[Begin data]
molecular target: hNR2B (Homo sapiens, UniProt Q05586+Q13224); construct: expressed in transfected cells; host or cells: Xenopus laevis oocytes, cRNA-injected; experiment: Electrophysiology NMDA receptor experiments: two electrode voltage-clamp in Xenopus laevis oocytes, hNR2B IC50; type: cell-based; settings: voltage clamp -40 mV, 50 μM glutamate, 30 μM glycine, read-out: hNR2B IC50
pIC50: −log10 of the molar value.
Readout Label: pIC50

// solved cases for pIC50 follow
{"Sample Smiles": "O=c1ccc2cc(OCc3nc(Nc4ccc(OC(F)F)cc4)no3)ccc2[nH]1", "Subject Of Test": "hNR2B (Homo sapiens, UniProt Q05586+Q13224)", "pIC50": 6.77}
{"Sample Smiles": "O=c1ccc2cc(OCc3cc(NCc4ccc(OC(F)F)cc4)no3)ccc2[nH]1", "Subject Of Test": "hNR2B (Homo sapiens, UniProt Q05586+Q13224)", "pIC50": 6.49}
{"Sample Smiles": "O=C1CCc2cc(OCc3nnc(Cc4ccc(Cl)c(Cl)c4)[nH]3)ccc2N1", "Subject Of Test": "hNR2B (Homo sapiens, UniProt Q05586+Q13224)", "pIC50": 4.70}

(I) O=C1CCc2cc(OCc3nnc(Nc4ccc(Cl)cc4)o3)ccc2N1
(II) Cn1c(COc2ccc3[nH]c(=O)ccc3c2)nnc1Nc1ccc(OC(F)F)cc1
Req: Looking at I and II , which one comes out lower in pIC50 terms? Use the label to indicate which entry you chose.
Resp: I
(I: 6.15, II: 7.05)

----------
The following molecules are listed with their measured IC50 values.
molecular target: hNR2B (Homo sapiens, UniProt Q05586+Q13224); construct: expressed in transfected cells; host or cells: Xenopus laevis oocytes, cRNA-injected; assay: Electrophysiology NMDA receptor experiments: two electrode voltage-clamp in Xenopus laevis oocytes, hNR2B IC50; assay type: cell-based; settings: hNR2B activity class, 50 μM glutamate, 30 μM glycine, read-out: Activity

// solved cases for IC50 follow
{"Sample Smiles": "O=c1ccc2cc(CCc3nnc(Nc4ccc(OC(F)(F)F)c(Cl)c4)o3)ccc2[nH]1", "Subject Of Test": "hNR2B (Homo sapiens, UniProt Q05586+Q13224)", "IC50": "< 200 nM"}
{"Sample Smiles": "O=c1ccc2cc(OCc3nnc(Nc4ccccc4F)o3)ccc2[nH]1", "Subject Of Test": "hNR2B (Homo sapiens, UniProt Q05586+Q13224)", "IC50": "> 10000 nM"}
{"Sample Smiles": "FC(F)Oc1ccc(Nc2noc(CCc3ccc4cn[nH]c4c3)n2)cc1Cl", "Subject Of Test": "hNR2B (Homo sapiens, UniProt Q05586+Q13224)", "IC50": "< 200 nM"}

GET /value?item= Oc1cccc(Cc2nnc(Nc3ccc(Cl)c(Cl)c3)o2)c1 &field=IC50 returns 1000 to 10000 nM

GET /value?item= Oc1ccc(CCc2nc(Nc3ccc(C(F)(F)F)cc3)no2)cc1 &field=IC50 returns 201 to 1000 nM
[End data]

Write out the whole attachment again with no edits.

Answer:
molecular target: hNR2B (Homo sapiens, UniProt Q05586+Q13224); construct: expressed in transfected cells; host or cells: Xenopus laevis oocytes, cRNA-injected; experiment: Electrophysiology NMDA receptor experiments: two electrode voltage-clamp in Xenopus laevis oocytes, hNR2B IC50; type: cell-based; settings: voltage clamp -40 mV, 50 μM glutamate, 30 μM glycine, read-out: hNR2B IC50
pIC50: −log10 of the molar value.
Readout Label: pIC50

// solved cases for pIC50 follow
{"Sample Smiles": "O=c1ccc2cc(OCc3nc(Nc4ccc(OC(F)F)cc4)no3)ccc2[nH]1", "Subject Of Test": "hNR2B (Homo sapiens, UniProt Q05586+Q13224)", "pIC50": 6.77}
{"Sample Smiles": "O=c1ccc2cc(OCc3cc(NCc4ccc(OC(F)F)cc4)no3)ccc2[nH]1", "Subject Of Test": "hNR2B (Homo sapiens, UniProt Q05586+Q13224)", "pIC50": 6.49}
{"Sample Smiles": "O=C1CCc2cc(OCc3nnc(Cc4ccc(Cl)c(Cl)c4)[nH]3)ccc2N1", "Subject Of Test": "hNR2B (Homo sapiens, UniProt Q05586+Q13224)", "pIC50": 4.70}

(I) O=C1CCc2cc(OCc3nnc(Nc4ccc(Cl)cc4)o3)ccc2N1
(II) Cn1c(COc2ccc3[nH]c(=O)ccc3c2)nnc1Nc1ccc(OC(F)F)cc1
Req: Looking at I and II , which one comes out lower in pIC50 terms? Use the label to indicate which entry you chose.
Resp: I
(I: 6.15, II: 7.05)

----------
The following molecules are listed with their measured IC50 values.
molecular target: hNR2B (Homo sapiens, UniProt Q05586+Q13224); construct: expressed in transfected cells; host or cells: Xenopus laevis oocytes, cRNA-injected; assay: Electrophysiology NMDA receptor experiments: two electrode voltage-clamp in Xenopus laevis oocytes, hNR2B IC50; assay type: cell-based; settings: hNR2B activity class, 50 μM glutamate, 30 μM glycine, read-out: Activity

// solved cases for IC50 follow
{"Sample Smiles": "O=c1ccc2cc(CCc3nnc(Nc4ccc(OC(F)(F)F)c(Cl)c4)o3)ccc2[nH]1", "Subject Of Test": "hNR2B (Homo sapiens, UniProt Q05586+Q13224)", "IC50": "< 200 nM"}
{"Sample Smiles": "O=c1ccc2cc(OCc3nnc(Nc4ccccc4F)o3)ccc2[nH]1", "Subject Of Test": "hNR2B (Homo sapiens, UniProt Q05586+Q13224)", "IC50": "> 10000 nM"}
{"Sample Smiles": "FC(F)Oc1ccc(Nc2noc(CCc3ccc4cn[nH]c4c3)n2)cc1Cl", "Subject Of Test": "hNR2B (Homo sapiens, UniProt Q05586+Q13224)", "IC50": "< 200 nM"}

GET /value?item= Oc1cccc(Cc2nnc(Nc3ccc(Cl)c(Cl)c3)o2)c1 &field=IC50 returns 1000 to 10000 nM

GET /value?item= Oc1ccc(CCc2nc(Nc3ccc(C(F)(F)F)cc3)no2)cc1 &field=IC50 returns 201 to 1000 nM